Samaritan Saturday: Southern Illinois teacher donates masks to the community

By Bethany Rentfro, Staff Reporter

A southern Illinois teacher is giving back to her community during the pandemic by giving away handmade masks.

Tiffany Delaney, a middle school teacher in Mount Vernon, has made over 6,000 masks for people in the community. 

“I don’t want to see anybody get sick, so I feel like we should do whatever I can to prevent that,” Delaney said.


Delaney started making masks with some friends and said they have jokingly been referred to as the mask brigade. 

Delaney makes on average about 80 masks per day and the materials she uses are in compliance with the CDC guidelines. 

“I am such a fabric hoarder,” Delaney said. “I’ve bought some fabrics but I’ve also been trying to use what I have.” 

Cache Hawkins, Delaney’s cousin said Delaney has not charged a penny for the masks that she makes. 

“Her masks have been mailed as far as Bloomington,” Hawkins said. “She has a heart of gold. Not only is she making masks in her spare time but she is also a teacher.” 

Delaney said she also runs a business called Tiffany’s Closet where she does alterations on and gives away formal dresses that people have donated.

Delaney said she has over 2,500 formals for events such as weddings, prom and graduations. She also has some tuxedos and suits for men. 


Hawkins said Delaney made her wedding dress when she got married.

“She made my entire wedding dress for me,” Hawkins said. “I think she worked on it for maybe a month but I’m not really sure.” 

Even though some of these big events are being canceled or postponed, Delaney said she is still getting donations coming in so they will be ready when things get back to normal.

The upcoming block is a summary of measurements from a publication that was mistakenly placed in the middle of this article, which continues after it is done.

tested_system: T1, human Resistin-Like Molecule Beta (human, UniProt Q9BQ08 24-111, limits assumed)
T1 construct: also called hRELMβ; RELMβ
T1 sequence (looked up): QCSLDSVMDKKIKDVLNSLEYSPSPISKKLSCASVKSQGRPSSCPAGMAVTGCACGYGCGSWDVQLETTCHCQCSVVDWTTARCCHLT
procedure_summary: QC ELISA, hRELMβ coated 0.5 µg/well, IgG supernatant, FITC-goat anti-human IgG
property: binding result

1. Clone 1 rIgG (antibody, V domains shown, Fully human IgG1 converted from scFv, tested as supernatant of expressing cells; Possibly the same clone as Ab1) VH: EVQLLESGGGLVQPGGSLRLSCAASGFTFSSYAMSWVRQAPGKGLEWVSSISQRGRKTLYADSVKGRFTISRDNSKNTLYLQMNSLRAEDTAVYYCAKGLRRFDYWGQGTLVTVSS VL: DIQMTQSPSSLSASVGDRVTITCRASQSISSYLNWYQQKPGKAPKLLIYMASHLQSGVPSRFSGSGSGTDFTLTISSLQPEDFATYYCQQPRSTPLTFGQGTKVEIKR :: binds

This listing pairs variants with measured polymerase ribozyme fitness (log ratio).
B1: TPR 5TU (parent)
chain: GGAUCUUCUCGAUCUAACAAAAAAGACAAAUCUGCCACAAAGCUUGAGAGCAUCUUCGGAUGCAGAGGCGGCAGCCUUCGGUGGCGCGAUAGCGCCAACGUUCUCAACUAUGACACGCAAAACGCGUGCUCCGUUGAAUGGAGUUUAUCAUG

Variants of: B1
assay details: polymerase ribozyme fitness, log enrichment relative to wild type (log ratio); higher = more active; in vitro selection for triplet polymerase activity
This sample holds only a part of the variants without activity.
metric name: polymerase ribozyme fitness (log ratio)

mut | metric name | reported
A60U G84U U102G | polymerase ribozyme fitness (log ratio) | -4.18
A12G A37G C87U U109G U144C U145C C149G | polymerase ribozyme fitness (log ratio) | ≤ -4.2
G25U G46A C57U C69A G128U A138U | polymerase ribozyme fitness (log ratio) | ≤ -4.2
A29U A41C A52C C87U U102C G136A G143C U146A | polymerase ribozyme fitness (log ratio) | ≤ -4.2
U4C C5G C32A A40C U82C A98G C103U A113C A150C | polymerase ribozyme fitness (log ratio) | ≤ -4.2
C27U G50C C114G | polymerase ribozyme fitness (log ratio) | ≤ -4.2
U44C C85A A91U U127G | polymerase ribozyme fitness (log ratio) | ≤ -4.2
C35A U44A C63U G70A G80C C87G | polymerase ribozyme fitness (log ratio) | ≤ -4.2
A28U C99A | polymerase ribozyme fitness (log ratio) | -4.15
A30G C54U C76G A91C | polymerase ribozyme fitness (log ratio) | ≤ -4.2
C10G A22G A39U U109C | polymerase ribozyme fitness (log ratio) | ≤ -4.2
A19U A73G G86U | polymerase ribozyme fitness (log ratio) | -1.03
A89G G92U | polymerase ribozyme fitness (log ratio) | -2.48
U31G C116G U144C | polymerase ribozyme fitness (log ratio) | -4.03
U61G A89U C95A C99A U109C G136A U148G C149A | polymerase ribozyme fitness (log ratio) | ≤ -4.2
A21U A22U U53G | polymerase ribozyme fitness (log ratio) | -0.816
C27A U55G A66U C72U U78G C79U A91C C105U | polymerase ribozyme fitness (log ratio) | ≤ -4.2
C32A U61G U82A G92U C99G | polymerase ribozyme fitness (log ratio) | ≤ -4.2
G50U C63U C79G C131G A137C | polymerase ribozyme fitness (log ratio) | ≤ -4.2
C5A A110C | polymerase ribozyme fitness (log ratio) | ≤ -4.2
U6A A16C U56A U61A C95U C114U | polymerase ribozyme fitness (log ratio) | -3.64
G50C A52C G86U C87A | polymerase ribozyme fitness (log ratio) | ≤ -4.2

“It started off really small, I just had a few,” Delaney said. “Now I’m getting Giovanni’s and Alfred Angelo’s and I do all the alterations that anybody might need for free.”

Delaney said she got into working on dresses when she bought her daughter’s seventh grade formal dress at a retail shop. 

“They told me they did not do alterations and they would not fix it,” Delaney said. “It had beads missing and they told me to do it myself. They gave me a bag of beads that didn’t even match the dress. That was probably the most expensive dress I ever bought.” 

Hawkins said Delaney is working non-stop and she is always willing to help people whenever they are in need and she has experienced some of this help personally. 

“My daughter has dyslexia and I can call her at any given time and she is willing to help tutor my daughter and give me pointers on how to help her overcome the dyslexia,” Hawkins said. 

Hawkins said Delaney would do anything for anybody in whatever way she could. 

“I think she just has a heart of gold,” Hawkins said. “She does so much and goes unrecognized.” 

Staff reporter Bethany Rentfro can be reached via email at [email protected]

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